Tuesday, September 16, 2014

Suddenly, Autumn!

I've had the opportunity to live in many places across the US - Vermont, Virginia, Illinois, and now Texas.  Every place I go I hear the same thing: If you don't like the weather, wait 5 minutes and it'll change.

Summers in Texas tend to bring very consistent conditions.  Hot.  Sunny.  Convection oven breezes.  There's no "wait for to change", it simply doesn't change for 3 months.

This year was different, with the bulk of July avoiding any real resemblance of heat.  We even set some records for lowest highs with some places reporting highs in the upper 70s.  Seriously.  In a state where July usually means LOWS in the upper 70s, frequently the low 80s.

As cyclists, we were not just enjoying this, we were living it up.  It was wonderful.

Finally, summer arrived in August, and we've been seeing more "normal" temperatures.  With that heat came my typical heat-induced physiological failure: my performance guttered.  For 3-4 weeks, I suffered through having a short wick that burned far too fast, and dealt with much longer recovery times that reduced me to a single hard ride a week - and that ride was still soft.

Demoralizing, every year.  This year, it hit right as we came into the prime of the Texas road racing season, kicked off by Hotter than Hell.  Well, at least it continued to live up to its name.

August is the build up for the grand finale of the year, the Texas State Road Race Championships, ridden on Fort Hood outside Copperas Cove.  The heat played a double-whammy on me this year, waiting until August to shred my month of preparation going into my first "real" attempt to race (and hopefully place) in the Championship.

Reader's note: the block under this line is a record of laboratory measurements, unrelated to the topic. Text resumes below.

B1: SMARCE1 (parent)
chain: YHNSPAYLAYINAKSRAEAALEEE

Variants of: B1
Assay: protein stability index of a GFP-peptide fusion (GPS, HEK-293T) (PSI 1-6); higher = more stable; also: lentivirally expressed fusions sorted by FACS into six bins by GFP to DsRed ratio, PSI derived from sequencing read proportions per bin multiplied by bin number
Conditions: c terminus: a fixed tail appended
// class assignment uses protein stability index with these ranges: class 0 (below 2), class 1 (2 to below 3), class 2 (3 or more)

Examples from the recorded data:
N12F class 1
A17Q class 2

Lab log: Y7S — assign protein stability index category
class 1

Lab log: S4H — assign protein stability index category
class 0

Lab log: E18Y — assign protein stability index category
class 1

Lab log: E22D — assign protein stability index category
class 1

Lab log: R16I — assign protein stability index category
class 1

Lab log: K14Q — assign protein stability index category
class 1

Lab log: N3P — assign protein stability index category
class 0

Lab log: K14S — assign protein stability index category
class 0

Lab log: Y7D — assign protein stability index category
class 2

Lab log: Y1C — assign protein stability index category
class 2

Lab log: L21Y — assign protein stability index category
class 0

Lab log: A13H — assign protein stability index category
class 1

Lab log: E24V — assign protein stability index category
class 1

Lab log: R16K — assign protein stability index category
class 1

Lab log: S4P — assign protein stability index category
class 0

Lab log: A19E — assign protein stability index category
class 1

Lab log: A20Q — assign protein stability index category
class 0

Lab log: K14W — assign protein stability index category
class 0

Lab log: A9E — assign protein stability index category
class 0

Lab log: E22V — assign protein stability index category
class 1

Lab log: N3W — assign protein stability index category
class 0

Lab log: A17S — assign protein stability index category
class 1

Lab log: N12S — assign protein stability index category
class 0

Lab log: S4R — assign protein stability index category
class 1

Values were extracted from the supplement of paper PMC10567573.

Tuesday, Wednesday were late-blooming heat waves last week, setting new high temperature records on Wednesday (101F).  I had intended to reel back the effort on my ride Tuesday so I'd be rested for the upcoming weekend of racing, but the group was spritely and I let myself get sucked into 25 miles of attacks, and blistering pulls, and generally hard riding.

Oops.

Cloudy skies on Thursday kept temperatures reasonable as I managed to dial back my effort in our group ride.  I took out the TT rig to make sure it was riding reliably before the second stage of the upcoming race: an individual time trial held on Saturday afternoon.

But as they say, if you don't like the weather, wait a bit.  It'll change.

And change it did.

Texas is amazing in one regard - the ability to have downright radical changes in weather in a very short period of time.  A few years ago at the Texas Time Trials the overnight countryside temperatures reached 32 degrees; we were freezing our asses off.  12 hours later, 4 in the afternoon, and it's 96 - with a 30mph south wind.

That was without fanfare.  More amazing is when fronts roll through, taking 80F to 50F in minutes.  Those tend to have a little more excitement - 60mph straight line winds, at least, as the front passes.

So this past weekend was the Coleman Chevrolet Stage Race held in Douglassville, TX, about 30 miles outside of Texarkana in the east Texas countryside.  And it was 101 on the Wednesday before.

But not this weekend.  Friday morning brought the sound of raindrops on our skylight as we awoke.  It was downright chilly as we drove to work that morning.   WOOHOO!

We were fortunate to have perfect weather conditions all weekend, with highs in the upper 70s and lows in the upper 50s or low 60s.  You couldn't ask for a better race weekend.

This coming weekend is the Texas Time Trials, where I plan to ride the 6-hour solo "upright" (non-recumbent) event.  TTT is technically not a "race" per se, although the promoters make that mistake on occasion.

That said, I have, or had, designs to chase the course record, but again Texas weather will likely get in the way: we're going to get heavy rain Saturday afternoon.  Looks like I'll be taking precautions to ensure I have a safe ride.

I have a State Road Race Championship to prepare for.

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